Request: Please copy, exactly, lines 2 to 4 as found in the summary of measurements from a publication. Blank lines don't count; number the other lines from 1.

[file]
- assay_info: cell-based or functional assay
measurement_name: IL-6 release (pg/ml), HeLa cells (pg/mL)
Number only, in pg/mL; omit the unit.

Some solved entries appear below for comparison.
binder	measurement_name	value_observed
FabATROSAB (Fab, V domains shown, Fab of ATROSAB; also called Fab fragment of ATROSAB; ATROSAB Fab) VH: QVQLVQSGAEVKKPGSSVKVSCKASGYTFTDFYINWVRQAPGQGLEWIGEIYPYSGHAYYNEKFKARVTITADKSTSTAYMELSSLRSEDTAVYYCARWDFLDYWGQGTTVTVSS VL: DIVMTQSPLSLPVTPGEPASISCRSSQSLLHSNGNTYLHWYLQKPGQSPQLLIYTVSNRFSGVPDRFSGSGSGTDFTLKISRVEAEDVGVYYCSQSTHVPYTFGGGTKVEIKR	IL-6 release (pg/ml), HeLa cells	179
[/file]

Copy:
measurement_name: IL-6 release (pg/ml), HeLa cells (pg/mL)
Number only, in pg/mL; omit the unit.

Some solved entries appear below for comparison.